Command G is the graphic design club. Members visit local museums and design studios, host critique nights, and create their own designs in button-making, screen-printing and risograph workshops.
The St. Edward’s Maker Club attracts tinkerers and programmers who have worked on projects involving 3-D printing, soldering, programming LED strips, and creating art through programming.
Topper Studios is the digital media club. Members are involved in creating podcasts, YouTube channels, short films, music videos and comedy sketches, and helping their fellow students produce digital content. Students in Topper Studios also frequently make promotional videos for other clubs at St. Edward’s.
The Digital Media Center in the Munday Library is a resource for creating your own content and learning new skills. Here you can produce and edit videos, podcasts and visual design projects with the help of your fellow students. The lab is equipped with top-of-the-line computers running the latest software including the Adobe Creative Suite. It also has a group editing/podcasting room, a green screen room and a “whisper room” used for voiceovers. If you are skilled at software, hardware repair, graphic design or video editing, you can apply to work in the lab as a digital media specialist.
Major Requirements: The Bachelor of Arts with a major in Animation requires 60 hours of core coursework. The Animation program offers students a strong foundation year which encourages skill development, experimentation and independent thought. In sophomore year students focus on media exploration and skill development through courses in animation foundations, sequential art, screenwriting and audio. A mixture of video game animation courses and fine arts courses support both technical and conceptual development that is essential for emerging animators. Upper level courses include Kinestasis and Motion Graphics, Compositing and Visual Effects, and Animation Production. Students conclude their studies through the culminating experience course sequence, Senior Studio I and II, which require the development of an independent creative project, a senior animation screening, and a thesis paper.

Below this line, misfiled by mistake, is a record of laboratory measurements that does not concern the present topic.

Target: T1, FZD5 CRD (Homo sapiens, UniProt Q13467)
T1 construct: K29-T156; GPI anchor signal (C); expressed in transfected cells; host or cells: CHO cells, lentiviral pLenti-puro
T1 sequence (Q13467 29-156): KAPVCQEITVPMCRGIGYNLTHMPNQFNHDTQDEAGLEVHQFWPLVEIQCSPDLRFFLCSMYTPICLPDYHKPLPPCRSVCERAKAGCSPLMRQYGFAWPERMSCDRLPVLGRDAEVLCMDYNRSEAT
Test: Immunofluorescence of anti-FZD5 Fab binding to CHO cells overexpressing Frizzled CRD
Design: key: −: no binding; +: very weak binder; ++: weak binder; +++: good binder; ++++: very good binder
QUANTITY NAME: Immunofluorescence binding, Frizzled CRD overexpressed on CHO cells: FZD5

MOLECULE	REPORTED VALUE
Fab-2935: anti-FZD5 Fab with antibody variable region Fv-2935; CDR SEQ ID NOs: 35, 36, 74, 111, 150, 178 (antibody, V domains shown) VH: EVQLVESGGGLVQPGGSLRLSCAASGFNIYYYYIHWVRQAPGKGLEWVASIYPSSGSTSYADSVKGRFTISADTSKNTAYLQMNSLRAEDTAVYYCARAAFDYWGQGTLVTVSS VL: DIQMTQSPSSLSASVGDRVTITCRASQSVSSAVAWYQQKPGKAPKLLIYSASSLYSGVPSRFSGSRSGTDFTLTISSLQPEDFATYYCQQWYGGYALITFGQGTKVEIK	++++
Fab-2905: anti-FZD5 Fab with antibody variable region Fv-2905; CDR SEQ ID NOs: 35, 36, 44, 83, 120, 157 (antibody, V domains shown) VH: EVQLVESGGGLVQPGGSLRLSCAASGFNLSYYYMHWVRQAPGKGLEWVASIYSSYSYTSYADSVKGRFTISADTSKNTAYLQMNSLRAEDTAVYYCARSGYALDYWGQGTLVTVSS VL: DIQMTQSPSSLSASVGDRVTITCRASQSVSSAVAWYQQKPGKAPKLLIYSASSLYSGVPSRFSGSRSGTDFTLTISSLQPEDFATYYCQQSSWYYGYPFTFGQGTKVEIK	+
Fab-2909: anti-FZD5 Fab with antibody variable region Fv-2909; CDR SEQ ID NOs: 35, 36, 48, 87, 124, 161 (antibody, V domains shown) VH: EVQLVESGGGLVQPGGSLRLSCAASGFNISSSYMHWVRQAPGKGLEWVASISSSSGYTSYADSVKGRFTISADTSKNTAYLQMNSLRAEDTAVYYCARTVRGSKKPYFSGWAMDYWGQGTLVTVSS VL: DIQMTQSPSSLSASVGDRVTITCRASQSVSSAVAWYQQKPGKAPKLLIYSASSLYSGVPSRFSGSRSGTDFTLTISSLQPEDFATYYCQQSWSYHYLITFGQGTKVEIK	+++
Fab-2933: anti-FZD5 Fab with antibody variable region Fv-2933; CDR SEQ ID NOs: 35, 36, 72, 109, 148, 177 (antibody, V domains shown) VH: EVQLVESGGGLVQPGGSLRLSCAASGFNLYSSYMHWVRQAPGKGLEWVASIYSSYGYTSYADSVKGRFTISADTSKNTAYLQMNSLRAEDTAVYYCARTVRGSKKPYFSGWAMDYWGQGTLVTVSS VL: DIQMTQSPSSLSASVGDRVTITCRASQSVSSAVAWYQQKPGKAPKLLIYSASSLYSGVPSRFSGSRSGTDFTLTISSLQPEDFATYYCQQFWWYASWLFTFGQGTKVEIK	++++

General Education Requirements: The Animation degree requires an average of 38-44 hours of general education courses that students complete over four years in addition to their major courses and electives.
View and download the full degree plan for the Animation major.
Courses in the Animation program include:
- Kinestasis and Motion Graphics – Focuses on traditional and digital techniques designed to make images and text more lively across a range of implementations appropriate for animated films, video games, presentations, and web design.
- Compositing and Visual Effects – This is an advanced digital animation course that builds upon fundamentals from prior courses to explore a range of techniques that combine multiple visual elements within a single shot, including rotoscoping, digital motion capture, transformation, lighting, and particle effects.
- Animation Production – The course covers all the necessary steps to produce a short digitally animated narrative film, from concept to final mix.
A minor in Animation can equip graduates with a wide range of career options. Students must take the following courses, totaling 24 hours:
- Foundation Drawing
- Playwriting Workshop I
- Sequential Art
- Foundations of Animation
- Introduction to Game Audio
- Introduction to Game Animation
- Advanced Game Animation
- Animation Production
Are you a current student? Contact your advisor for next steps on declaring your major or minor.
For more information about the Animation minor:
Contact Robert Denton Bryant, director of Video Game Development and Animation